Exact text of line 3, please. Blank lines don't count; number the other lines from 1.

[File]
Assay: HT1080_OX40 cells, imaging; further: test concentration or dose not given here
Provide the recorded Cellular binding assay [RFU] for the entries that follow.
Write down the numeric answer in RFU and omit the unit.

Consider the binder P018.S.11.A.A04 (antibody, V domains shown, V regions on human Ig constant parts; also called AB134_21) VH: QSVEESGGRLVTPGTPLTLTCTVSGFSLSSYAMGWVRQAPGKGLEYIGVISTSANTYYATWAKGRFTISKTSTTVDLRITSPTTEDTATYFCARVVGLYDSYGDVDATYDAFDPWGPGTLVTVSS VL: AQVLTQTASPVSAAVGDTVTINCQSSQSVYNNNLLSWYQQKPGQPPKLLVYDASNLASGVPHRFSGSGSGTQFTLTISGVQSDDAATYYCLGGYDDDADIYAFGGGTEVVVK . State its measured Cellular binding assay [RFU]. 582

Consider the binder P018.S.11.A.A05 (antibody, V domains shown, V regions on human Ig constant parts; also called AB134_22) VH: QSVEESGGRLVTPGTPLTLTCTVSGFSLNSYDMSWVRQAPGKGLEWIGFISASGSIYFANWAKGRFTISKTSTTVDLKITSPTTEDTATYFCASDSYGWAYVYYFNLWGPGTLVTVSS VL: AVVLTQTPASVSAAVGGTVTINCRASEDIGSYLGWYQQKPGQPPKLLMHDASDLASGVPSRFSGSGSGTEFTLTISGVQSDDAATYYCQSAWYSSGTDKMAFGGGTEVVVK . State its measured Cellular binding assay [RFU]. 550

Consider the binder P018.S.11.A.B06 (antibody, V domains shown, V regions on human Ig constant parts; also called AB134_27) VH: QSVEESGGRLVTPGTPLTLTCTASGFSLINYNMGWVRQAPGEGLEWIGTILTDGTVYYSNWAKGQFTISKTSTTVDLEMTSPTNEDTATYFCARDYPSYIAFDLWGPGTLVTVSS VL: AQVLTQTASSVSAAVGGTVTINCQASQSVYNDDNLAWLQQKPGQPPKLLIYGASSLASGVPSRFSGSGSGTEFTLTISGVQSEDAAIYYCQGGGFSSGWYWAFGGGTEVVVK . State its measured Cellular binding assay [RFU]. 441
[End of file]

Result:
Write down the numeric answer in RFU and omit the unit.